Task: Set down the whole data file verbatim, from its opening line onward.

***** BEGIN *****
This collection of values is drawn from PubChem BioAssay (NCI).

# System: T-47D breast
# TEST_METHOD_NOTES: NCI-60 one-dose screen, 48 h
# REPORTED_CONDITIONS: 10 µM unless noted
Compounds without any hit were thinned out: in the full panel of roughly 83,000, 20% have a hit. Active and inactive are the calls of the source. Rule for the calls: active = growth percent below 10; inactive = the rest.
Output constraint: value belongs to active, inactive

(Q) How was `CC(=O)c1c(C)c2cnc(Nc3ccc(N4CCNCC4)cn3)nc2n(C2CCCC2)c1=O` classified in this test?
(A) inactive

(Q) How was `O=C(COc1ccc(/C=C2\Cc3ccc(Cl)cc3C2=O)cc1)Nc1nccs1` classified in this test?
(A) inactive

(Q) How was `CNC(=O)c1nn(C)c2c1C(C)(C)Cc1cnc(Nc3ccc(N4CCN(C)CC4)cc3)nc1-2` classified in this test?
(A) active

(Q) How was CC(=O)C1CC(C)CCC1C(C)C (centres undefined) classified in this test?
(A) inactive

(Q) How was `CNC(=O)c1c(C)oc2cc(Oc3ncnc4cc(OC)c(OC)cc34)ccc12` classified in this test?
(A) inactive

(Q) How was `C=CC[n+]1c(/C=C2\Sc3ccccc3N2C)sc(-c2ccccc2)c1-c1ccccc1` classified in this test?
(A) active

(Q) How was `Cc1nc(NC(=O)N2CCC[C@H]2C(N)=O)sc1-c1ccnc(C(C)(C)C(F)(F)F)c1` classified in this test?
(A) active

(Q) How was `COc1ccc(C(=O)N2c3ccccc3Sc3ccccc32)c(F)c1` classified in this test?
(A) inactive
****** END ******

This collection of values is drawn from PubChem BioAssay (NCI).

# System: T-47D breast
# TEST_METHOD_NOTES: NCI-60 one-dose screen, 48 h
# REPORTED_CONDITIONS: 10 µM unless noted
Compounds without any hit were thinned out: in the full panel of roughly 83,000, 20% have a hit. Active and inactive are the calls of the source. Rule for the calls: active = growth percent below 10; inactive = the rest.
Output constraint: value belongs to active, inactive

(Q) How was `CC(=O)c1c(C)c2cnc(Nc3ccc(N4CCNCC4)cn3)nc2n(C2CCCC2)c1=O` classified in this test?
(A) inactive

(Q) How was `O=C(COc1ccc(/C=C2\Cc3ccc(Cl)cc3C2=O)cc1)Nc1nccs1` classified in this test?
(A) inactive

(Q) How was `CNC(=O)c1nn(C)c2c1C(C)(C)Cc1cnc(Nc3ccc(N4CCN(C)CC4)cc3)nc1-2` classified in this test?
(A) active

(Q) How was CC(=O)C1CC(C)CCC1C(C)C (centres undefined) classified in this test?
(A) inactive

(Q) How was `CNC(=O)c1c(C)oc2cc(Oc3ncnc4cc(OC)c(OC)cc34)ccc12` classified in this test?
(A) inactive

(Q) How was `C=CC[n+]1c(/C=C2\Sc3ccccc3N2C)sc(-c2ccccc2)c1-c1ccccc1` classified in this test?
(A) active

(Q) How was `Cc1nc(NC(=O)N2CCC[C@H]2C(N)=O)sc1-c1ccnc(C(C)(C)C(F)(F)F)c1` classified in this test?
(A) active

(Q) How was `COc1ccc(C(=O)N2c3ccccc3Sc3ccccc32)c(F)c1` classified in this test?
(A) inactive